I have been enjoying a little bit of a break (from blogging at least) but I am hoping to return to do this more regularly. Perhaps not a daily blog as I did when I was away on research trips, but certainly a few times per week. I have largely been continuing to think about the outputs of my two research trips i.e. writing articles, further funding applications etc. For those of you in academia you will probably recognise the cycle, but for those of you outside of the crazy world of research – the end of a research trip does not mean the end of that project. Far from it in fact! It usually turns into another larger project or multiple smaller projects, all of which require more outputs such as articles, social media interaction, public engagement events and so on and so forth. It is all very exciting but at times a little overwhelming to keep all the plates spinning!
So, of course I had to go and think about a completely different project that is only tenuously related to my current research. At the moment, it is just a thought, but even a thought is worth sharing. And please do feel free to leave me a comment about what you think!
I have recently been indulging in YouTube vlogs on my downtime. Because these are usually shorter than an average TV show, I feel less guilty taking time out to watch a quick vlog before getting back to work. My favourite vlogger at the moment is @JustinScarred who mainly vlogs about his road trips around the United States but also numerous trips to Disneyland CA, Disney World and Disneyland Paris. In one of his videos he talked about how he is able to support himself while basically being a full time vlogger. He fully admits to times of struggle but the reason for opting into this career (for lack of a better term) is that he feels happy doing it and this is more important to him. That being said, he has a Patreon account, where people have the option of contributing a monthly allowance of their choosing to help Justin continue his work. He notes in the video it mainly goes towards gas and better equipment so that he can continue vlogging around the country, but also basic necessities such as food and rent. He makes a convincing point as to why he is funding his adventures through a modern form of patronage. Justin pointed out that prior to the 20th century and the birth of the recording industry, artists frequently were supported by patrons i.e. wealthy people who provided the artist with a stipend that allowed them to do their art.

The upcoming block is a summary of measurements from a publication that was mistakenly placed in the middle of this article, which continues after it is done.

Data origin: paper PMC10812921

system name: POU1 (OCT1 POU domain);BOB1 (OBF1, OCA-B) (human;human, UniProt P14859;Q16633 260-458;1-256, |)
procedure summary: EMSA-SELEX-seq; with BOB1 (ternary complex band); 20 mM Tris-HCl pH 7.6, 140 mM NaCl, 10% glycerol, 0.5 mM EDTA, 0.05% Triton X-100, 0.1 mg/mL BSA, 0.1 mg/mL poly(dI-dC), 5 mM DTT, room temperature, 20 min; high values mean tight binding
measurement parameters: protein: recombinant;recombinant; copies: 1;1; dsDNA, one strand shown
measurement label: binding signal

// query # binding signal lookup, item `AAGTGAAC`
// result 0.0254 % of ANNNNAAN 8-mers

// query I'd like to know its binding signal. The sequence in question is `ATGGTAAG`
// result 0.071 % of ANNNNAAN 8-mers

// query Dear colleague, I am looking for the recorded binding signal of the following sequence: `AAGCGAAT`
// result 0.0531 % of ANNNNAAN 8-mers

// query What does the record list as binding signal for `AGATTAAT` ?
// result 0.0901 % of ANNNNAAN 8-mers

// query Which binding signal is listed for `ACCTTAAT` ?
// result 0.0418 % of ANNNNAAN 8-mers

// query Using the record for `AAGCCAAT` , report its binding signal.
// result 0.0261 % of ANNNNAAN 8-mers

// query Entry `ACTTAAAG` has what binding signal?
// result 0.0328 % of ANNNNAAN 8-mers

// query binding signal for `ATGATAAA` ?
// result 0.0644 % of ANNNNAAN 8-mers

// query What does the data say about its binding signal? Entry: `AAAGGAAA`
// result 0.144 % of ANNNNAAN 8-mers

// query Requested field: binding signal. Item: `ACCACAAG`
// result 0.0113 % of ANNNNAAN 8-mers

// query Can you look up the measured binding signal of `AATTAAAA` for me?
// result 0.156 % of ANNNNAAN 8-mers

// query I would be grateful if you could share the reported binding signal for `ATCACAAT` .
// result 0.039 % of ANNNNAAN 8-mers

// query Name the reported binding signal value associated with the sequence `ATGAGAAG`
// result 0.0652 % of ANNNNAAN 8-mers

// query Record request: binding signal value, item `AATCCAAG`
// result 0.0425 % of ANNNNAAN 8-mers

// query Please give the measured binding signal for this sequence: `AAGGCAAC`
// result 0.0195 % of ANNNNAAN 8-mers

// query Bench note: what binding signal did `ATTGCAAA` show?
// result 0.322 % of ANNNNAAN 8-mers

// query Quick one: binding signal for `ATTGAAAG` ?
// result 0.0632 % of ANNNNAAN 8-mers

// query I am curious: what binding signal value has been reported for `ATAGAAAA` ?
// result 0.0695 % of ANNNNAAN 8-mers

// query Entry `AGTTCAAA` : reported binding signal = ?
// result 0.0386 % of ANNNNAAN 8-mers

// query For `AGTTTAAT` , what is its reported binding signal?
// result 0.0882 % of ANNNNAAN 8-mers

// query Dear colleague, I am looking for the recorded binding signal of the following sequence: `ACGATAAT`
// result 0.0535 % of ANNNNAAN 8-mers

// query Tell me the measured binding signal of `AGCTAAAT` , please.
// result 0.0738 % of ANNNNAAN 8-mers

I cannot fault Justin’s logic – Joseph Haydn was supported by Prince Nikolaus I. Esterházy (1714-1790) throughout his entire life and even when Haydn’s services were no longer required after the death of Prince Nikolaus, he still received a monthly stipend. This allowed Haydn to travel around Europe (including coming to Britain) and continue making music, free from the worry and necessity to make ends meet. Venanzio Rauzzini (1746-1810) was often described as John Braham’s patron as he provided his young student with room and board in the early days of his career and paid him for concerts (which was very unusual for a music teacher of this period). Of course, musicians in the 18th century also made money by being teachers, publishers, composers, professional performers and concert managers so not all artists required a patron to function in the music world. However, those who did have patronage support tended to have the freedom to create or progress within the industry and were much more likely to be inserted into the hall master-musicians.
The music industry has greatly changed in the first 2 decades of the 21st century. Music downloads & media sharing sites such as YouTube, Vimeo and Sound Cloud have made it easier than ever before for musicians to share their work without the need of music industry experts and the backing of a record label. The gap between professional and amateur is greatly blurred – particularly as record labels will look to a new artist who already has a massive social media following rather than searching for an undiscovered new talent. Then again, artists may rally against the recording industry who may impose strict boundaries in terms of ‘artist image’ in the hopes it will insure sales.
It makes one wonder if the 20th-century notion of commercial influence from the big corporation is now waning in favour of the new wave of public support. Sites such as GoFundMe and Patreon are allowing anyone who wishes to contribute to a project to do so and this is opening up a new era in the creative industries. The idea of modern patronage is certainly an interesting one and while it resembles its historic cousin, modern patronage is something quite different. It encompasses a lot more people, who are not all necessarily wealthy. Does this mean art is now truly for the masses and is no longer controlled by the elite? Will musicians, particularly classical musicians be beholden to the ever changing waters known as ‘fashion’? Or will it mean that the music industry (and all the arts industries for that matter) will become a much more diverse and intriguing market that is no longer bound by imposed corporate labels? I don’t have the answers to these questions but if anyone knows of any person doing research in this area, please leave a comment!